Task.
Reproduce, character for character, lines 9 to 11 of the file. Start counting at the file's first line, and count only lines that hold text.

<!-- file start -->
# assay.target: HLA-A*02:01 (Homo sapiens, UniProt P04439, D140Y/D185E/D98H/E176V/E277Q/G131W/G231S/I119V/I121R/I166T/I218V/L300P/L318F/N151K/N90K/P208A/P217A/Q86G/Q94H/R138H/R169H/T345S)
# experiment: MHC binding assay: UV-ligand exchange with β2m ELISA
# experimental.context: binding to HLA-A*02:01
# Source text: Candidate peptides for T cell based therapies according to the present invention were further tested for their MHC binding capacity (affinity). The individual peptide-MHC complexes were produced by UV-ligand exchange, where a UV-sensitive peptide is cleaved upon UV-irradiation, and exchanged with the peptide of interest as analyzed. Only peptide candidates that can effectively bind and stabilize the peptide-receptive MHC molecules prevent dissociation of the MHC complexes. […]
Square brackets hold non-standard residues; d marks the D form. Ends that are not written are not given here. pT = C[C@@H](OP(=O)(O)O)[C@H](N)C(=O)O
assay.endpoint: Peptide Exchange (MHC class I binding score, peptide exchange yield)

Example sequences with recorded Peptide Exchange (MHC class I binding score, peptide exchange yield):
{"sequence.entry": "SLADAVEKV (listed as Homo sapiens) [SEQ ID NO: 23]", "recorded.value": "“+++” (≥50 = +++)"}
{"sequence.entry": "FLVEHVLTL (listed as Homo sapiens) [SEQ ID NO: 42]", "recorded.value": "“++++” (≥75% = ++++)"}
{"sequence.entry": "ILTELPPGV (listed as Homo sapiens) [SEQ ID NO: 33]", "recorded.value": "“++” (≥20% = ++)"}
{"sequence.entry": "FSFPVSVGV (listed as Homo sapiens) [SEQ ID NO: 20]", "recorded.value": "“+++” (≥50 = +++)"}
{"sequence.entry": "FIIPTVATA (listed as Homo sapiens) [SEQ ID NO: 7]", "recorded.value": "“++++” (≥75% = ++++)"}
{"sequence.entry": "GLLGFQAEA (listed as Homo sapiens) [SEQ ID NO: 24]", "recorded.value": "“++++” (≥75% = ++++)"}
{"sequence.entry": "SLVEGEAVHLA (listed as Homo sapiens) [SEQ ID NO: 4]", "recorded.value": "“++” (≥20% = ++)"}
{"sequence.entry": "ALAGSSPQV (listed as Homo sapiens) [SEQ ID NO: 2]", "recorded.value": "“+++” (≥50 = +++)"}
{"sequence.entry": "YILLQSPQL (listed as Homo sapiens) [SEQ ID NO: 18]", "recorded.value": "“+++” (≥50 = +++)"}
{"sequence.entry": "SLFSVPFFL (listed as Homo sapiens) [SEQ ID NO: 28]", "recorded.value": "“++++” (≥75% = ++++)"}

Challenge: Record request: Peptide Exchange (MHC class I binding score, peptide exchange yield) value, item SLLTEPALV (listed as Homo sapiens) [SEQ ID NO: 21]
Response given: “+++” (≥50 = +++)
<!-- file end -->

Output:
{"sequence.entry": "FLVEHVLTL (listed as Homo sapiens) [SEQ ID NO: 42]", "recorded.value": "“++++” (≥75% = ++++)"}
{"sequence.entry": "ILTELPPGV (listed as Homo sapiens) [SEQ ID NO: 33]", "recorded.value": "“++” (≥20% = ++)"}
{"sequence.entry": "FSFPVSVGV (listed as Homo sapiens) [SEQ ID NO: 20]", "recorded.value": "“+++” (≥50 = +++)"}